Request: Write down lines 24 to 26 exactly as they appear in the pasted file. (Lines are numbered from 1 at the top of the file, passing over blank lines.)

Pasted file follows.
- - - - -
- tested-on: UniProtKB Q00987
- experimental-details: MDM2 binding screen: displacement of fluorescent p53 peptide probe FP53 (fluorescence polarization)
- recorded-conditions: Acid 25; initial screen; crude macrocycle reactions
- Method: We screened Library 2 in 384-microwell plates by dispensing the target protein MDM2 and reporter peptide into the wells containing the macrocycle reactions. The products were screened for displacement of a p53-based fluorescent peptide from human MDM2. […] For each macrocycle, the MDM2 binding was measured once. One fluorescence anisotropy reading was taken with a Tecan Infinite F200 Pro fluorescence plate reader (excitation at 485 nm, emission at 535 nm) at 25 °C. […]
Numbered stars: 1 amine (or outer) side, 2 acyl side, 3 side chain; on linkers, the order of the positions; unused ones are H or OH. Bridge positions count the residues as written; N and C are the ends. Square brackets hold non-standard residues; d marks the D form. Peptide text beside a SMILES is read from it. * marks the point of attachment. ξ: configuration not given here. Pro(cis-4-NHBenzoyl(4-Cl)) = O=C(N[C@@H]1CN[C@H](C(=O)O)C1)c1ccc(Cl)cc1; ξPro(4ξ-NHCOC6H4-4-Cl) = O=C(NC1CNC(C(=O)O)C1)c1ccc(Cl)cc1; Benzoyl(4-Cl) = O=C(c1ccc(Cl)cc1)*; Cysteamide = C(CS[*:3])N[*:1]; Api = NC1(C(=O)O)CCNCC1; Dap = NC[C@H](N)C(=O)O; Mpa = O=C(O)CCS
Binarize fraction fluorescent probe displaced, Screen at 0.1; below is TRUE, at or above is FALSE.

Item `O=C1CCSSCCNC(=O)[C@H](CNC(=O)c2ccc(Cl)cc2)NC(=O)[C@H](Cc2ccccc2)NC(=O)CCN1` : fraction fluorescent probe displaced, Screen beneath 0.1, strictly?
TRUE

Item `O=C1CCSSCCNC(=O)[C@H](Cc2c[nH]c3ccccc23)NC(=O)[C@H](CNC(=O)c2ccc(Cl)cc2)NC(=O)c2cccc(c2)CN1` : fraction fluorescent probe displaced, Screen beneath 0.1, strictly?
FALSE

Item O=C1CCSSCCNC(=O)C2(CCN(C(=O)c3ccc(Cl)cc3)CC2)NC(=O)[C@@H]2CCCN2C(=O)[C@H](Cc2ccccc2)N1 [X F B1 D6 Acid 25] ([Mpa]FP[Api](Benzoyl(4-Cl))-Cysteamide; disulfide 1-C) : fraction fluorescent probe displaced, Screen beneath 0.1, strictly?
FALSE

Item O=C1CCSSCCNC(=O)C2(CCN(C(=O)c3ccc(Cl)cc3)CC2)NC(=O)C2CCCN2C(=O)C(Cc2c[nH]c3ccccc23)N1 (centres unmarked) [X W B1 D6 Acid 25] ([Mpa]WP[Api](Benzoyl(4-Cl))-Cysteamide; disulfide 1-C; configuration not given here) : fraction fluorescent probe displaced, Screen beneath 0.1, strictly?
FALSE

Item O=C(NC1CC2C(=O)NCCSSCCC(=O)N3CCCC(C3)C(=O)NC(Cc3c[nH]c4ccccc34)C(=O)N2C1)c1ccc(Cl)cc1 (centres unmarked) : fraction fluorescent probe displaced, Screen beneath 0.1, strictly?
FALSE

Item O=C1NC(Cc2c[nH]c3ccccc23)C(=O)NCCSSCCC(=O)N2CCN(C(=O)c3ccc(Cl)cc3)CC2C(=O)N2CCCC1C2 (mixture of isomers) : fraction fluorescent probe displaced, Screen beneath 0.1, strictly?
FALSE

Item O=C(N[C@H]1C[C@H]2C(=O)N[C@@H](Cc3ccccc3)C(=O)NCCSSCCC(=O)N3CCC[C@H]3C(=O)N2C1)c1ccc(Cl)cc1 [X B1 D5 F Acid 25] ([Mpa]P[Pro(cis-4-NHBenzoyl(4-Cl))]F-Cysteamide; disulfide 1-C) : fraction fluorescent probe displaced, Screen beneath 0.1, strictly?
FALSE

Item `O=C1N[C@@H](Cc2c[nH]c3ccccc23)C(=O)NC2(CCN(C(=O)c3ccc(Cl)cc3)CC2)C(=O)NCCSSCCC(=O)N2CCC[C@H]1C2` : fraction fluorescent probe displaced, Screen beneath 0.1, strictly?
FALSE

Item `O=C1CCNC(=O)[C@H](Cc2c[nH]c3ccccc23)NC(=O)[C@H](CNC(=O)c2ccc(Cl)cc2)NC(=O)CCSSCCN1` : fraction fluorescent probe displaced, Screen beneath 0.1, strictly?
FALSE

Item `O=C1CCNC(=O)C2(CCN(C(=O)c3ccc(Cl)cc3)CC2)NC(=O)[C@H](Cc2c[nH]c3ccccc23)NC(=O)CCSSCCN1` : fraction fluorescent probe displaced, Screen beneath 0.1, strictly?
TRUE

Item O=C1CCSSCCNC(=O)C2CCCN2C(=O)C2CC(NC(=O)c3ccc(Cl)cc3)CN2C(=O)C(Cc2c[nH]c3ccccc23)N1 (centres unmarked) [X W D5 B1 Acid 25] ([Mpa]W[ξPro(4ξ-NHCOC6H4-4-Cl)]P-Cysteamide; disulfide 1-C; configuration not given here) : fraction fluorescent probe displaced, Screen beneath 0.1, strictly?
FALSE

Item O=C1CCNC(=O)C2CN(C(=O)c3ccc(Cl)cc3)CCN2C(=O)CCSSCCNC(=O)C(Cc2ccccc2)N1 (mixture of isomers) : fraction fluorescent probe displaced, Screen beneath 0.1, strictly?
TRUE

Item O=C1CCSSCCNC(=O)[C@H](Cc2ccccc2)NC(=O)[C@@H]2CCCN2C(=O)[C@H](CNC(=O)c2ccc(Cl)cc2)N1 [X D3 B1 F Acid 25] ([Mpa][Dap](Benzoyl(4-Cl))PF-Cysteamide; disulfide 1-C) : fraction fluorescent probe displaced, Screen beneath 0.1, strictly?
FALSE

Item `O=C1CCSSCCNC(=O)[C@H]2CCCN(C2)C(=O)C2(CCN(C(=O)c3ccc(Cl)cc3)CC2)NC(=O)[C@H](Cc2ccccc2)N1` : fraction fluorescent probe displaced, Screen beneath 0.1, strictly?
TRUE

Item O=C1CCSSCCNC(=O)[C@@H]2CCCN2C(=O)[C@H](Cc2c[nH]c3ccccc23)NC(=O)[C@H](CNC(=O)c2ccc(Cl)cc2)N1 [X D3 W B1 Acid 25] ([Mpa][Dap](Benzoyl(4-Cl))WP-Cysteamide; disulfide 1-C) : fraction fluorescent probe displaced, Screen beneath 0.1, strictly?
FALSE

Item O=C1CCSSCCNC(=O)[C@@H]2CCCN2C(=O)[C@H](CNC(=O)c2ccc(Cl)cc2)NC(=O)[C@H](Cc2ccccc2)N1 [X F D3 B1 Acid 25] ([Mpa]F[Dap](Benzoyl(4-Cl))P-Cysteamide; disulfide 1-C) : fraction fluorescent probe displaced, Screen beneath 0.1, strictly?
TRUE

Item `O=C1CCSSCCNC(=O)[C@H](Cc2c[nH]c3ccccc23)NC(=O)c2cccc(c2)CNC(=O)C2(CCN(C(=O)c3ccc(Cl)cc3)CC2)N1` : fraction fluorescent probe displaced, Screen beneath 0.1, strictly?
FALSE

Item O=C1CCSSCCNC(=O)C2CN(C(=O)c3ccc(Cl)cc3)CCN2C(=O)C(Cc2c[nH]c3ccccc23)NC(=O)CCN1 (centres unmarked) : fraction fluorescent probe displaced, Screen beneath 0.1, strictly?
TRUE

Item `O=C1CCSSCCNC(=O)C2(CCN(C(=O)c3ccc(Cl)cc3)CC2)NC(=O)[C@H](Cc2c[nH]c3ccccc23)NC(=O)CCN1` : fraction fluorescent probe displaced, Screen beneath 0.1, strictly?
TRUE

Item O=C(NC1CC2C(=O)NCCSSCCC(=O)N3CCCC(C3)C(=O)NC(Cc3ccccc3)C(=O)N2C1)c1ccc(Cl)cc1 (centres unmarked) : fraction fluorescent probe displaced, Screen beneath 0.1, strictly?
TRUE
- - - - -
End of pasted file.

FALSE

Item `O=C1CCNC(=O)C2(CCN(C(=O)c3ccc(Cl)cc3)CC2)NC(=O)[C@H](Cc2c[nH]c3ccccc23)NC(=O)CCSSCCN1` : fraction fluorescent probe displaced, Screen beneath 0.1, strictly?
TRUE